The DCEU has gotten way too grim and gritty. Diana is not a gritty character. She’s an immortal Amazon princess who fights with a sword, shield, magic bracelets, and a lasso that compels the truth. Ares may be the film’s villain but the menace, the evil, and the heartbreak in the film come from that woman being dropped into one of the most pointless and bloody wars in the history of humanity. While World War II can most certainly be looked at as a fight to save humanity, World War I was a senseless, ethnic land grab. It was ugly, dirty, bloody, and the use of chemical warfare so horrified humanity in retrospect that nearly every country on Earth banned it (the horror of chemical warfare is a large part of the film’s third act).
The war is never portrayed as anything other than awful, but it’s balanced by Diana’s acclimation to “man’s world”, the humor of her perspective on things, the resulting absurdity, and the great chemistry Gal Gadot and Chris Pine have. I had seen Gadot in the Fast & Furious films she’d been in and in Batman vs. Superman, but I had no idea from that if she could carry a movie like this on her shoulders. She’s absolutely wonderful. She manages to be innocent and wise, funny and fierce, and carry this ethereal sense of gravitas that the character needs to have to overcome all the things in her origin and arsenal that could easily come off as hokey or just plain stupid. As her powers grow, she becomes a formidable warrior with strength on par with Superman’s and fighting skills rivaling Batman’s. There are some truly amazing action set pieces in this film (my favorite is the lasso fight and the final battle with Ares). Gal Gadot puts her stamp on this character in the same way that Christopher Reeve will always be Superman. It’s a completely iconic performance.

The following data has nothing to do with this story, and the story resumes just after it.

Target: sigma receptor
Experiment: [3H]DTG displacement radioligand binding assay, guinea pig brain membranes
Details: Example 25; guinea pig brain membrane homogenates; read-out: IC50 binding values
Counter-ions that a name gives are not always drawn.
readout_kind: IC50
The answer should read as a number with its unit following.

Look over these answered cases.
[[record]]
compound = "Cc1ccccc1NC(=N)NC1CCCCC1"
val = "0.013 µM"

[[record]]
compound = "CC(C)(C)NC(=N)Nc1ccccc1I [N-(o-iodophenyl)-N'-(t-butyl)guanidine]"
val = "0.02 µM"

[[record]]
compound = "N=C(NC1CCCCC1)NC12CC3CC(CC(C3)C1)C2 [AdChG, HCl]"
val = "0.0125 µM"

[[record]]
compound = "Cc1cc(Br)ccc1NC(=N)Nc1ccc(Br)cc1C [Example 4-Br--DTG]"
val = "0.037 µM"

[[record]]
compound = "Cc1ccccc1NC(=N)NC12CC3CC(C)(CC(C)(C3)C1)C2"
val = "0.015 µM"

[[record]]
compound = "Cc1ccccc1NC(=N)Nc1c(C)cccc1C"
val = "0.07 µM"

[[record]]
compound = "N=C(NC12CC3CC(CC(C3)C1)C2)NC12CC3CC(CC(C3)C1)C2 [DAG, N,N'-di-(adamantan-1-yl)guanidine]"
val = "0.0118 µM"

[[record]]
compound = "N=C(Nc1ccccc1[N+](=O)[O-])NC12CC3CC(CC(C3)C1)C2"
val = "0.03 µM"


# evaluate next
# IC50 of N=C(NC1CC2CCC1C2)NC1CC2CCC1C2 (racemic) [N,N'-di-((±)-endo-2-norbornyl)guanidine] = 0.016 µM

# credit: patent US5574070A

Wonder Woman is 145 minutes long and I could have watched it again as soon as it was over. There’s not an off note in the picture. Patty Jenkins directed a beautiful film, Gadot and Pine head a great cast that completely buys into the tone of the film, it all feels like the best DC comics I’ve read. That they don’t need to modernize or revolutionize everything about their product. People have loved these characters and their world for almost a century because the comics are earnest and believe their world is real yet fantastic. The Flash, Arrow, and The CW shows captured a lot of that tone, and it’s no small part why they’ve been so successful. Wonder Woman is the first DCEU film that ventured outside of Gotham or Metropolis and into that wider DCU. Not only did it succeed in bringing home one of the best comic book films of all-time, it showcased the real heart of its shared universe successfully for the first time. Hopefully, this rolls over into Justice League and future films on the schedule. I can’t emphasize how pleased I am by what they managed to achieve with this film, and I honestly can’t think of a single thing I’d change. It’s as magical a film as the character it features.